ITEM LAST: We want to do an experiment. And YOU can be part of it! We've avoided making our famous, award-winning audio book version of THE LAST OPEN ROAD available for online download on account of we wanted to sell fancy hard copies (CD Set or USB flash drive) for a lot more money first as a way to help recover the six-figure (I am not making that number up) production cost of same. But now, in a VERY limited way, we want to dab our figurative toe into the burgeoning download market and see if we can make it work. Again, THIS IS A TEST, and if it doesn't work, we'll probably send your money back. Really we will. Probably.

Price will be forty bucks ($40.oo) with no freight--not even to Hong Kong or Australia!--and that's pretty damn cheap for 20 hours of rolicking racetrack and road-trip fun and a cast of...well, maybe not thousands, but you wouldn't want to pick up the tab if you took them all to dinner. Some really famous folks, too. A short-but-stunning explanatory video is available RIGHT HERE!
And think about it: what the heck kind of fun can you find for two bucks an hour these days? Not even a bloody flea circus.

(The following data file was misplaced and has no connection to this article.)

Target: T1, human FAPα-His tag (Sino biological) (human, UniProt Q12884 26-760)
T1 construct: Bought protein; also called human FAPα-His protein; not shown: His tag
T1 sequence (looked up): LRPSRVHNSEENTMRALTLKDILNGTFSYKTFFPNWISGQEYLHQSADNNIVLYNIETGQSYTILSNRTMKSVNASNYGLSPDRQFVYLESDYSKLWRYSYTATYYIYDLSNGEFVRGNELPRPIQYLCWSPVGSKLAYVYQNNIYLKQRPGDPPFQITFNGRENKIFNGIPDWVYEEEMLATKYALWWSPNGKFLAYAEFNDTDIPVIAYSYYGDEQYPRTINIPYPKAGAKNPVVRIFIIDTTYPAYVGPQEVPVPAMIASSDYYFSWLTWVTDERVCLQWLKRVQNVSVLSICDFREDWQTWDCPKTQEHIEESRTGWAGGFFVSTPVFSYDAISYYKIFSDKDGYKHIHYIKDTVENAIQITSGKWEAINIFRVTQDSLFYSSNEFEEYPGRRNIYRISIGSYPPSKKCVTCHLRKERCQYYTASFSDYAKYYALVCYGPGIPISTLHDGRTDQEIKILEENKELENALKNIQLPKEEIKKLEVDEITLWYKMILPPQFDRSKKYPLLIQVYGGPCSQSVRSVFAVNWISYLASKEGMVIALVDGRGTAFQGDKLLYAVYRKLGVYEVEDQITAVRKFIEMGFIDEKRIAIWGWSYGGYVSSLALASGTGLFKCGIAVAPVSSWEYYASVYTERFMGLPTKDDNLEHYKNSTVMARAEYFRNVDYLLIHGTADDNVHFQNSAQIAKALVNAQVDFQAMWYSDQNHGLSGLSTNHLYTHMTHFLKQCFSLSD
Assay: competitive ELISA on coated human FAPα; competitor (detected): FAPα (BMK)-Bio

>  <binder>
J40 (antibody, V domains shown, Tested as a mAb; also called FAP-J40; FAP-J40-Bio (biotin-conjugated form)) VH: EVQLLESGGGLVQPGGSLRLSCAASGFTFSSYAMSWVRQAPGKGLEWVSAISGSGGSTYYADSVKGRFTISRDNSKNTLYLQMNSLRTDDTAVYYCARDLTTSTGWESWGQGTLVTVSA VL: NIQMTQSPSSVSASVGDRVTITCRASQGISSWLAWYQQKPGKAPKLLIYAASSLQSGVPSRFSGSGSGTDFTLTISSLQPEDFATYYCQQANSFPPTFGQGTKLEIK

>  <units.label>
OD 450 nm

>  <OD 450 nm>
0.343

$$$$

So if you want to be part of this noble experiment, send us an email or give us a call, payment will be arranged and we'll forward you the files via WeTransfer. Which you can then download into your music & sound program, load into your phone or whatever and listen to at your leisure whilst driving, exercising or just trying to avoid human interaction in a smelly city bus or clattering subway car.
Hey, when was the last time you were in on the ground floor of ANYTHING???
A few of you (particularly, but not entirely, from the UK) recognized the device below as one of Derek Buckler's "Buckler" racing cars (more proof, as if any were needed, that--as Buddy Palumbo noted--anyone with a pile of scrap metal, a welder and a few junkyard car parts can set himself up in the sports car manufacturing business in England). All y'gotta do is hang out a shingle...
One responder even claimed that the car shown below was the "Buckler-Climax Le Mans car," but I'm not sure a Buckler ever ran at Le Mans. In fact, I'm pretty sure not. Then again, as sure as there's wax in a gentleman's mustache, there's probably a Buckler Car Club still showing a pulse somewhere in the U.K., and I'll likely be getting mail from their outraged club secretary.
I won't even open it...
Life's too short.

what's this thing?

Catch the latest poop & pictures, the Jay Leno interview, Last Open Road swag & highly inappropriate attire from Finzio's Store and the lurid & occasionally embarrassing "ride with Burt" in-car racing videos on the hopefully now fully operational website at: